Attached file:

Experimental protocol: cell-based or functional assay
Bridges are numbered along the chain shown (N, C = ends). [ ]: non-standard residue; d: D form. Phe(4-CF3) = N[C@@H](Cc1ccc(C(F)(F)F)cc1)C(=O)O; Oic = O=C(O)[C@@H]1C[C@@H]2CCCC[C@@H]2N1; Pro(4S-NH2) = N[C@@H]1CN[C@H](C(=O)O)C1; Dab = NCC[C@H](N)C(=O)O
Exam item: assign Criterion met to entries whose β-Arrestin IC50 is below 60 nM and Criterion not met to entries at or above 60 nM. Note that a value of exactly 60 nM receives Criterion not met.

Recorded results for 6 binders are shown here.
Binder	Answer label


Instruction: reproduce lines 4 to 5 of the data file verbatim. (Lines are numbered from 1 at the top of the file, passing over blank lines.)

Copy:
Recorded results for 6 binders are shown here.
Binder	Answer label